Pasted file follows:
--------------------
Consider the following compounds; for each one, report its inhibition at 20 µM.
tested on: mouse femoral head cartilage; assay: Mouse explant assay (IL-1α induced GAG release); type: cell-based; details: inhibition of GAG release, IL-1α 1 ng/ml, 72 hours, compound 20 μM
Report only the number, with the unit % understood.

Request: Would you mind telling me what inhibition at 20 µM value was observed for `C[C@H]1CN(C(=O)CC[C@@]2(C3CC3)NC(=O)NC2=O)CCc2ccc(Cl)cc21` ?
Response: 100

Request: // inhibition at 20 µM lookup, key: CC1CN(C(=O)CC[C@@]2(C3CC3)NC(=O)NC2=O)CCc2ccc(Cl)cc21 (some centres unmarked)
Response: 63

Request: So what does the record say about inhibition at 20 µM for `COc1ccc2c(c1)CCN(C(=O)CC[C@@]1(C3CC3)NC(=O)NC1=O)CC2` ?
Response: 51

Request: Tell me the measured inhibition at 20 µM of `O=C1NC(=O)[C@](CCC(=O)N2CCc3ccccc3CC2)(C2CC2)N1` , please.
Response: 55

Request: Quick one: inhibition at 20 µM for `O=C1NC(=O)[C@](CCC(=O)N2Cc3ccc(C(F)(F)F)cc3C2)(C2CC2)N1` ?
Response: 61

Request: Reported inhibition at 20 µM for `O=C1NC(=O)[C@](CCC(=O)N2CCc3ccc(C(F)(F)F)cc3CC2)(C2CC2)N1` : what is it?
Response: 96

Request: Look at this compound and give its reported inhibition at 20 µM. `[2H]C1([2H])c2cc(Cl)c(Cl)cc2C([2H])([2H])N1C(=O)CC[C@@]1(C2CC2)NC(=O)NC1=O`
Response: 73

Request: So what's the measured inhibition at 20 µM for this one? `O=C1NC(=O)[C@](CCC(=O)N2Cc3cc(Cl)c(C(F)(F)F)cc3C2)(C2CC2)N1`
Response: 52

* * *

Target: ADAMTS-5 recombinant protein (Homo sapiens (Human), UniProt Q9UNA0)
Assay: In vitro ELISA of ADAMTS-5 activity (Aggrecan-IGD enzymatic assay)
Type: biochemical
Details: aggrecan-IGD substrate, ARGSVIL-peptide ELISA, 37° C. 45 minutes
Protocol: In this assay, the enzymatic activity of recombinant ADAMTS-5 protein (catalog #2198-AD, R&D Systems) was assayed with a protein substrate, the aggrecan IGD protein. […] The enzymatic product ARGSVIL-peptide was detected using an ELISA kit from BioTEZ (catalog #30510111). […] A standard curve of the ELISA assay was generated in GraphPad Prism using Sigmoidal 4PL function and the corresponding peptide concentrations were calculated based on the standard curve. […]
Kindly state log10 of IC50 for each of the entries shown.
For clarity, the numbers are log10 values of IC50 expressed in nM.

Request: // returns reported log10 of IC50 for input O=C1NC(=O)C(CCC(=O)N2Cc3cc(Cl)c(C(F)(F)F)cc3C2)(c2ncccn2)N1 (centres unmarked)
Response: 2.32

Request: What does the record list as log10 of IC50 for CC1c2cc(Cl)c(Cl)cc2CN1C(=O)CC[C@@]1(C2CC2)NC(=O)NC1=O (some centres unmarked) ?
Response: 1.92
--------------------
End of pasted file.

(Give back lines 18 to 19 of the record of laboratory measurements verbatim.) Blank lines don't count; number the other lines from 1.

Request: So what's the measured inhibition at 20 µM for this one? `O=C1NC(=O)[C@](CCC(=O)N2Cc3cc(Cl)c(C(F)(F)F)cc3C2)(C2CC2)N1`
Response: 52